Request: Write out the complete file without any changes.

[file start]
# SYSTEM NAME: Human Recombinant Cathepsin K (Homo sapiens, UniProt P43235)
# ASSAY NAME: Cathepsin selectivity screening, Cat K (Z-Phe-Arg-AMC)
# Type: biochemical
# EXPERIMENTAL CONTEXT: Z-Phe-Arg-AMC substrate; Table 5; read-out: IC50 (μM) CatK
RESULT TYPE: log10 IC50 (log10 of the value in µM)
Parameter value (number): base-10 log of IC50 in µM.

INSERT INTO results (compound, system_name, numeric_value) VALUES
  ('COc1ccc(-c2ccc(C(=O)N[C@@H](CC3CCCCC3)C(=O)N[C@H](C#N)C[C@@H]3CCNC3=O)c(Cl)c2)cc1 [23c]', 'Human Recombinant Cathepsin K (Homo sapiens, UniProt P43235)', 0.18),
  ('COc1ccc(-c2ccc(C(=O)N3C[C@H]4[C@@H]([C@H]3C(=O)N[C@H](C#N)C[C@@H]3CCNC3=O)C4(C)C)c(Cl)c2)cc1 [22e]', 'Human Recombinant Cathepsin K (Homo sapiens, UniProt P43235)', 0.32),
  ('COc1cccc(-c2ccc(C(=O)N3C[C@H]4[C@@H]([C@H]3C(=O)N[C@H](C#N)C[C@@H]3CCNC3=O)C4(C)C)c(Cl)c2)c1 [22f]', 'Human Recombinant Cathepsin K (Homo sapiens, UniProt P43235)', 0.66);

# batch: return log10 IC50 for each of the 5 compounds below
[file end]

# SYSTEM NAME: Human Recombinant Cathepsin K (Homo sapiens, UniProt P43235)
# ASSAY NAME: Cathepsin selectivity screening, Cat K (Z-Phe-Arg-AMC)
# Type: biochemical
# EXPERIMENTAL CONTEXT: Z-Phe-Arg-AMC substrate; Table 5; read-out: IC50 (μM) CatK
RESULT TYPE: log10 IC50 (log10 of the value in µM)
Parameter value (number): base-10 log of IC50 in µM.

INSERT INTO results (compound, system_name, numeric_value) VALUES
  ('COc1ccc(-c2ccc(C(=O)N[C@@H](CC3CCCCC3)C(=O)N[C@H](C#N)C[C@@H]3CCNC3=O)c(Cl)c2)cc1 [23c]', 'Human Recombinant Cathepsin K (Homo sapiens, UniProt P43235)', 0.18),
  ('COc1ccc(-c2ccc(C(=O)N3C[C@H]4[C@@H]([C@H]3C(=O)N[C@H](C#N)C[C@@H]3CCNC3=O)C4(C)C)c(Cl)c2)cc1 [22e]', 'Human Recombinant Cathepsin K (Homo sapiens, UniProt P43235)', 0.32),
  ('COc1cccc(-c2ccc(C(=O)N3C[C@H]4[C@@H]([C@H]3C(=O)N[C@H](C#N)C[C@@H]3CCNC3=O)C4(C)C)c(Cl)c2)c1 [22f]', 'Human Recombinant Cathepsin K (Homo sapiens, UniProt P43235)', 0.66);

# batch: return log10 IC50 for each of the 5 compounds below